Through interviews with musicians, club owners, patrons and local photographers and through the inclusion of more than 200 previously unpublished photographs, they bring forth an overview of the socio-cultural history of the area that is richly illustrated. As they write, “This book is meant to be a slice of life, not a completist’s history nor analysis of events. Such locally photographers as Jerry Stoll. Ricardo Alvarado, Steve Jackson, Jr, David Johnson *(who was Ansel Adams’ first African- American student) are among those whose works are included here. Among the individuals interviewed are bassist Vernon Alley, singer Sugar Pie DeSanto, former mayor Willie Brown, community activist Steve Nakajo, saxophonist John Handy, club owner Wesley Johnson Jr., record company founder Jim Moore, John and Francis Lynne Coppola, saxophonist Bobbie Webb, musician, producer, radio host Johnny Otis, and others.
The book has four sections, a general introduction; a historical section on the neighborhood that tracks its change from a predominantly Japanese community into an African-American one during the incarceration in internment camps of Japanese-Americans and the emergence of the Fillmore district as a vibrant cultural center; a discussion of the various nightclubs in the Fillmore area including such long-closed rooms as Jack’s Tavern, the Club Alabam, the New York Swing Club; The Texas Playhouse/ Club Flamingo; The Long Bar; The Ellis Theatre; Bob City and others including of course the Fillmore Auditorium which dates back to the 1912 as the Majestic Hall & Academy of Dancing which in 1928 became the Majestic Ballroom and in 1936 the Ambassador Dance Hall.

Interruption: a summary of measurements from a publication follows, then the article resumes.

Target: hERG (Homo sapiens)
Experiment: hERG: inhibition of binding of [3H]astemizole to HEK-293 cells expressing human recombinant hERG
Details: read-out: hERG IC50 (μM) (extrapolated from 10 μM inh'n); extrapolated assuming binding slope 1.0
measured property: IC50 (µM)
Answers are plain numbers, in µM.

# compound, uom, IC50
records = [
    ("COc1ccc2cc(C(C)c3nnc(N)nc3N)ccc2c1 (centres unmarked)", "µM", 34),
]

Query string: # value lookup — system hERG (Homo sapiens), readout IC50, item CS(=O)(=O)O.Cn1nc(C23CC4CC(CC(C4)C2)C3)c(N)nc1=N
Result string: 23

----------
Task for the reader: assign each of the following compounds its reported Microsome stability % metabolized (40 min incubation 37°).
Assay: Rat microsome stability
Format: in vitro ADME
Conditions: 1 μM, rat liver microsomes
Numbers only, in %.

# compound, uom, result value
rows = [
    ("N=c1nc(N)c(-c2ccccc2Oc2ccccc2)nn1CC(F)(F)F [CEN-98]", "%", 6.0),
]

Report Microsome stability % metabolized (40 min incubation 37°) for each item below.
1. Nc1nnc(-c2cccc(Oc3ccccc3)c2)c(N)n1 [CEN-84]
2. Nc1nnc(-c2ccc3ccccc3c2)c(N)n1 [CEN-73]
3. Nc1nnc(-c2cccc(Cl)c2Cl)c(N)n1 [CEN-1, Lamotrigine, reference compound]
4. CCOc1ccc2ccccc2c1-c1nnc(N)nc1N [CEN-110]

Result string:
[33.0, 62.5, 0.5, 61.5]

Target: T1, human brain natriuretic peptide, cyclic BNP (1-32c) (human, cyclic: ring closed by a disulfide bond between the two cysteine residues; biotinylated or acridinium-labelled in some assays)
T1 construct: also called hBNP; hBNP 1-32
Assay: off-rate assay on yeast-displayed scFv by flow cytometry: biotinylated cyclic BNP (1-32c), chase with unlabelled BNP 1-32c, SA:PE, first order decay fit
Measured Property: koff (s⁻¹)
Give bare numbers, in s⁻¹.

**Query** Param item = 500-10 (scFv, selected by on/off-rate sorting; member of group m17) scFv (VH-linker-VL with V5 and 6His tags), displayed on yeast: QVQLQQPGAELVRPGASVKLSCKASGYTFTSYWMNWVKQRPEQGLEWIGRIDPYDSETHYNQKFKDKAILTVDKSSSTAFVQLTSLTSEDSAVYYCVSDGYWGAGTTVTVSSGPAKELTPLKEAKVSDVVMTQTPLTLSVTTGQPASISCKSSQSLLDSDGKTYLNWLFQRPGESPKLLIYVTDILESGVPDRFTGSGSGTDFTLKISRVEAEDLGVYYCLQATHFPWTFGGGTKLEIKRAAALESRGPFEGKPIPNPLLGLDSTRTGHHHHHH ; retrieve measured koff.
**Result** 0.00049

Harlem of the West is a marvelous overview that delivers what the authors promise. Perhaps the only thing lacking are suggested recordings, but there is a bibliography, list of various websites including several for some of the musicians who are still active. A highly recommended book that will lead to a fuller study and evaluation of this scene.